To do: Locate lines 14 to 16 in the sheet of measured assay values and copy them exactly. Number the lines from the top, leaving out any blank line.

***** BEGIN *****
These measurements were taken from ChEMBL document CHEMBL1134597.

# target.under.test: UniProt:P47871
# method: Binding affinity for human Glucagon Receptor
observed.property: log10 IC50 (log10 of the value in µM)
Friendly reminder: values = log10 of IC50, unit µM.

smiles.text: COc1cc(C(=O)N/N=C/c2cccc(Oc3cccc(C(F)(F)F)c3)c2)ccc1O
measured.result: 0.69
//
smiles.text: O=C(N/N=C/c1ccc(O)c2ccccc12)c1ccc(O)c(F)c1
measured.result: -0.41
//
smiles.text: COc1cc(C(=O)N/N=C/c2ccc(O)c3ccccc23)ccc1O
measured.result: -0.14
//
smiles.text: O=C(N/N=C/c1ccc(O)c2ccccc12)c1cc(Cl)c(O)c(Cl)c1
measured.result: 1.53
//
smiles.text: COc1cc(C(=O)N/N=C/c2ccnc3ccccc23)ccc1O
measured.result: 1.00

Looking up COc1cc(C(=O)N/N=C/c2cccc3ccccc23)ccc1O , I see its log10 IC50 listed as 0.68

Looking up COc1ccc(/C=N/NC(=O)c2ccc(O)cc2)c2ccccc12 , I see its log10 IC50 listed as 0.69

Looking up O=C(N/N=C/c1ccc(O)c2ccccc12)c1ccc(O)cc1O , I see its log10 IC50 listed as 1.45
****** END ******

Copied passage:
//
smiles.text: O=C(N/N=C/c1ccc(O)c2ccccc12)c1cc(Cl)c(O)c(Cl)c1
measured.result: 1.53